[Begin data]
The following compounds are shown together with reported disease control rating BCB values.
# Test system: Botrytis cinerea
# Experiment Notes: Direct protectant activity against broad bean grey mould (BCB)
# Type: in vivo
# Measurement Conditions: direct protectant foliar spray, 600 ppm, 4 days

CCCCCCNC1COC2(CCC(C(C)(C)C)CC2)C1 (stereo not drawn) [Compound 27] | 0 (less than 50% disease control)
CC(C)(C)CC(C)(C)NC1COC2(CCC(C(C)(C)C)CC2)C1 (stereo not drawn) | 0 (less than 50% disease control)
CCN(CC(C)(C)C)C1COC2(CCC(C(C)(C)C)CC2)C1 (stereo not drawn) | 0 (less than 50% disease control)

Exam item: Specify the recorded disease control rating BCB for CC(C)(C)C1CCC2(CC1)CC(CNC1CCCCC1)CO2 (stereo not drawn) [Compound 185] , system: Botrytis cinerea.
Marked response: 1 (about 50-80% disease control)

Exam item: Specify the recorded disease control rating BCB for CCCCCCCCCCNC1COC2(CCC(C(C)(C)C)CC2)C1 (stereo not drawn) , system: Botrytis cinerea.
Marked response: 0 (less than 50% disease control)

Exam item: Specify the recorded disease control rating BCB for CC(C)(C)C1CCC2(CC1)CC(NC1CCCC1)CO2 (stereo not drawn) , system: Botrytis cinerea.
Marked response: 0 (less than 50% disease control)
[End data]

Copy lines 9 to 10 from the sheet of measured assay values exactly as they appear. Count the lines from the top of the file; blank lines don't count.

Exam item: Specify the recorded disease control rating BCB for CC(C)(C)C1CCC2(CC1)CC(CNC1CCCCC1)CO2 (stereo not drawn) [Compound 185] , system: Botrytis cinerea.
Marked response: 1 (about 50-80% disease control)